The government is committed to ensuring that children and young people stay safe online. On 11 October, the government published its Internet Safety Strategy green paper, attached, setting out plans for keeping all users safe. The Internet Safety Strategy outlines the crucial role that education will play in improving children’s safety online and the importance of digital literacy.
When carrying out their duties to safeguard and promote the welfare of children, schools and colleges must have regard to the Keeping Children Safe in Education statutory guidance. The guidance, attached, was updated in September 2016 to include, for the first time, a section covering online safety, including the requirement for schools and colleges to ensure appropriate filters and monitoring systems are in place. It also changed the emphasis from schools and colleges “considering” teaching about safeguarding (including online) to “ensuring” children are taught about safeguarding (including online).
As part of the computing curriculum pupils in primary and secondary schools are taught to identify inappropriate and unacceptable content and contact, and a range of ways to report concerns about this.
Education institutions are under a specific duty to have due regard to the need to prevent people from being drawn into terrorism (the Prevent duty). To support schools in this duty, the government published comprehensive advice and resource materials on the Educate Against Hate website, available at: https://educateagainsthate.com/. The website signposts to support provided by leading partners, such as the NSPCC and the UK Safer Internet Centre to help keep children and young people safe from the risk of online radicalisation. It includes advice on how to report online material promoting terrorism or extremism.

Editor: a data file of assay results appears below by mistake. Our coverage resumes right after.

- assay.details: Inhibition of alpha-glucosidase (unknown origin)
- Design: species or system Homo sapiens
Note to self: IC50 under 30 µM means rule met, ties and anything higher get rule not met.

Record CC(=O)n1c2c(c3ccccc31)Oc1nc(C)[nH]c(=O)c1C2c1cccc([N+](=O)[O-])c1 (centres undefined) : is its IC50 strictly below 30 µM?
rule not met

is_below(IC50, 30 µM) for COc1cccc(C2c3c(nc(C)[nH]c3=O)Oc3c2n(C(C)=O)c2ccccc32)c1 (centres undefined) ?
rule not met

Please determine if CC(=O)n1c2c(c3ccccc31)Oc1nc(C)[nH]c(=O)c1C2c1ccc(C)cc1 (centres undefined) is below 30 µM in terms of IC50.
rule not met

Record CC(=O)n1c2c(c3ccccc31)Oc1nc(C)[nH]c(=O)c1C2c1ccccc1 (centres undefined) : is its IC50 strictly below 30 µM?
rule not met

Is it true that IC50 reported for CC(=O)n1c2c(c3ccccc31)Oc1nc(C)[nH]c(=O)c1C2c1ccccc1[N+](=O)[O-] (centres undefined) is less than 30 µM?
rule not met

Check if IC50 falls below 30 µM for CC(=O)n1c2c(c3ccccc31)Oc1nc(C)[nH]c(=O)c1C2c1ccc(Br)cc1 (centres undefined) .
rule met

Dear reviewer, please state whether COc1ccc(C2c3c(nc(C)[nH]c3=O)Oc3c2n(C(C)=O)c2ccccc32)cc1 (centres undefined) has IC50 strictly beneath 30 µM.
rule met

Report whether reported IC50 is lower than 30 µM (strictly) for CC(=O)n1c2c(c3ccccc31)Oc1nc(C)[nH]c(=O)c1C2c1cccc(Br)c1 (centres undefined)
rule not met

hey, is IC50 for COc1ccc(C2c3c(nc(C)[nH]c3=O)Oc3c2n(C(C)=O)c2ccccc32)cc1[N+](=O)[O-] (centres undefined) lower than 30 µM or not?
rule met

Higher and further education providers covered by the Prevent duty are required to understand and manage the potential risk posed by online material. This may include IT filtering or monitoring, or putting in place alternative measures. To support this activity and further protect young people online, the Department for Education has also funded a range of training material across Higher and Further education to raise awareness of the risk posed by online radicalisers and extremist content, and the support available to students and providers in responding to this.